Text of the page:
Broad Oak: your emotional support animal

Saturday, October 11, 2014

The informed patient

Every now and then we hear about people who look up their medical condition on the web and even tell the doctor what needs to be done. 

However, GPs could be said to mediate between patients and their own bodies and they certainly mediate between patients and the wider health machine. So patients who research their illness beforehand are trying to shortcut or at least understand part of the doctor’s mediation service. Presumably doctors don’t approve.

With the growth in information technology, this trend can be no great surprise to anyone including the medical profession, but what does it imply? If we look at the role of mediation in service industries then it could imply something of wider significance than healthcare.

As with doctors, the status of a mediator and the service they offer is often backed a certain mystique which also tends to be based on arcane knowledge. 

In times gone by this kind of mediation was almost entirely in the hands of the established church via its priests and high officials. Established churches offered the ultimate mediation service – mediation between the faithful and God - a very ancient form of social control.

A decline in religious observance seems to have coincided with a rise of a whole plethora of alternative mediation services still based, at least in part, on mystique and arcane knowledge. We call them service industries but the parallel with priestly mediation is striking. Potentially just as fragile too - in the face of information technology and the simple human desire to know.

So when patients arm themselves with knowledge before consulting their doctor, maybe we are seeing a fracture in the mystique of arcane knowledge. It’s not that the doctor has little to offer, but more interestingly, a possible crumbling of the doctor’s mystique and a recognition that his or her knowledge is accessible and not arcane.

The issue is complex because this is a subtle social and technological shift rather than a quantifiable economic trend. Even so it could have a profoundly negative impact on any service industry where the price and/or demand for mediation are sustained by an element of mystique and arcane knowledge.

Bankers we already know about, but how much of their trouble was caused by their inability or unwillingness to mediate between their customers and financial complexities? How much of an improvement would follow from a drastic simplification and demystifying of what bankers do? Has the mystique disappeared anyway?

Lawyers mediate between their clients and the law. On the surface there is nothing wrong with that, but what about the element of mystique and arcane knowledge which always seem to go with mediation?

To take an example from the entertainment industry, BrianCox offers mediation between TV viewers and the whole universe. Some folk don’t do things by halves do they? Lots of mystique and arcane knowledge behind that one.

Psychologists and psychiatrists offer mediation between a client and their own mind. Surely an example of professional chutzpah worth savouring.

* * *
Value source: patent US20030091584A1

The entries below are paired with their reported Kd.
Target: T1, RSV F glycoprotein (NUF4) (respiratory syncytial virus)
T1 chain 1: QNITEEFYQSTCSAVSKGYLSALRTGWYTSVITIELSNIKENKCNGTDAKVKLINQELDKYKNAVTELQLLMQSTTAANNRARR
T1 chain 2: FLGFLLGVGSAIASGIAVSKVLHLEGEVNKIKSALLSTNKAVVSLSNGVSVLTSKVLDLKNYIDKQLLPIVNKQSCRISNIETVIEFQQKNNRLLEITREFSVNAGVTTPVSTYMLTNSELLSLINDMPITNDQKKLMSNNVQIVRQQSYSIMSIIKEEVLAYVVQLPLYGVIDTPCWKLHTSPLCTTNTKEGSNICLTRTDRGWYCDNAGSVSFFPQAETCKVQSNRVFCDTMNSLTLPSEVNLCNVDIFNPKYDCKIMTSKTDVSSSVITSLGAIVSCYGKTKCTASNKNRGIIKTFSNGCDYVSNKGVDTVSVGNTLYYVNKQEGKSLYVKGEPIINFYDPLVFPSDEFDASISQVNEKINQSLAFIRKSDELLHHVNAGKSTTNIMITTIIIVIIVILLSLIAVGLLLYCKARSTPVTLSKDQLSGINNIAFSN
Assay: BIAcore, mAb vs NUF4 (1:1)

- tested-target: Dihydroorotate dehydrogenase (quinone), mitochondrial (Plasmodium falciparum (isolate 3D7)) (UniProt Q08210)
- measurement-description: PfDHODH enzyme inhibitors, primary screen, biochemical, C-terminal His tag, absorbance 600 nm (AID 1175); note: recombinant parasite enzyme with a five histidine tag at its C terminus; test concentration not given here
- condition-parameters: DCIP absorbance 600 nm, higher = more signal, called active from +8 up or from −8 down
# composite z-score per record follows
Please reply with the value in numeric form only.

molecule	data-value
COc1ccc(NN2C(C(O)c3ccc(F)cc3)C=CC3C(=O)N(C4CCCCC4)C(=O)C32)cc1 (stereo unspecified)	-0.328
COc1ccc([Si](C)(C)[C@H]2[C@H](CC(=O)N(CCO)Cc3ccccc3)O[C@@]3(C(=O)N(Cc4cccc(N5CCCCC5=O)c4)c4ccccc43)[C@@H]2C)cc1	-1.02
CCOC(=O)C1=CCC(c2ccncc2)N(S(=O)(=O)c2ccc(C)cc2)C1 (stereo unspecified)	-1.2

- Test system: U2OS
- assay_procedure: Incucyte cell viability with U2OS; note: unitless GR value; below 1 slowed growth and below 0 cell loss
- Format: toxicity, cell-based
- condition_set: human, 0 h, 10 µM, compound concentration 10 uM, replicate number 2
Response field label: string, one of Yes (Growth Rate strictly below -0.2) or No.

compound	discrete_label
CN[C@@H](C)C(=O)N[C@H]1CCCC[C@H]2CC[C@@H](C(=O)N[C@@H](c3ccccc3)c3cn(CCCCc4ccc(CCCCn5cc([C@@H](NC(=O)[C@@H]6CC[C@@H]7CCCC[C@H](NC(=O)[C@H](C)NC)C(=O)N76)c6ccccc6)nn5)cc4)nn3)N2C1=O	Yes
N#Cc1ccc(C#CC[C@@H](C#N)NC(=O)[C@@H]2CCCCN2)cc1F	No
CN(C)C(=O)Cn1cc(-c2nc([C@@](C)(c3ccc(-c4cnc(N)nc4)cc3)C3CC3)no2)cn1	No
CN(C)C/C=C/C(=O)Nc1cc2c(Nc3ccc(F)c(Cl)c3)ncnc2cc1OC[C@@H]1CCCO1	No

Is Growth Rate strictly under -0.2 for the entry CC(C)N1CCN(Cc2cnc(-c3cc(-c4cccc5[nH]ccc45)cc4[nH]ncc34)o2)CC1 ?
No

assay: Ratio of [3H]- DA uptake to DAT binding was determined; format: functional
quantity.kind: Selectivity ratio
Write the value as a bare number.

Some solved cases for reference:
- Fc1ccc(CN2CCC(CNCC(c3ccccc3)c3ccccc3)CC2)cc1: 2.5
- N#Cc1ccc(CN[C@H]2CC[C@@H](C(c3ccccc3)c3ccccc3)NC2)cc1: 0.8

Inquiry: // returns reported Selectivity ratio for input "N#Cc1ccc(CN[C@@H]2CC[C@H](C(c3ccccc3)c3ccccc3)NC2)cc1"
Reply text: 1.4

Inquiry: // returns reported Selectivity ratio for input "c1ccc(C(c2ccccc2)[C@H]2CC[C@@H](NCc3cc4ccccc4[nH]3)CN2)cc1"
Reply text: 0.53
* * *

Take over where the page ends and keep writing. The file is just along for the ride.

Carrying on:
Politicians offer mediation between voters and the hazards of the real world. Their credibility is crumbling to dust mostly because of their inability to mediate as claimed. 

However, their political failures could be the harbinger of wider failures. The failure of politicians to mediate as claimed, their obvious lack of arcane knowledge and the tarnished mystique of power may have implications well beyond politics.

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3 comments:

Paddington said...

Alternative medicines (generally the ones that don't work) were very popular even when people went to church.

Your idea of mediator is not off, though. Far too many people look for simple answers presented by authority, rather than trying to think.

Sackerson said...

AKH: another thought-provoker. I think it's to do with a decline in trust.

In medicine, we have seen doctors changing prescribing behaviour in response to drug reps' little gifts, and more recently in response to government targets and incentives.

On the other hand, we also see treatments denied, and in the cost-effectiveness assessment we suspect that cost may sometimes be overemphasised. The little boy recently removed by his parents from a Portsmouth hospital so that they could try to get advanced treatment for him elsewhere is an example, and the fact that the NHS has now agreed to pay for it only helps to confirm some people's suspicions.

I smile when I hear politicians and bankers talk about "rebuilding trust": it always suggests to me that they simply want to soften you up for another go later.

No wonder people are desperately scouring the rubbish-strewn alleyways of the Internet for alternative information.

A K Haart said...

Paddington "Far too many people look for simple answers presented by authority, rather than trying to think."

This could change of course, but the danger is that it won't and the gap between the information rich and the information poor will increase.

Sackers - yes, trust is the key but it has to be based on deep-rooted integrity. Instead of trust we have a kind of audit culture which doesn't work.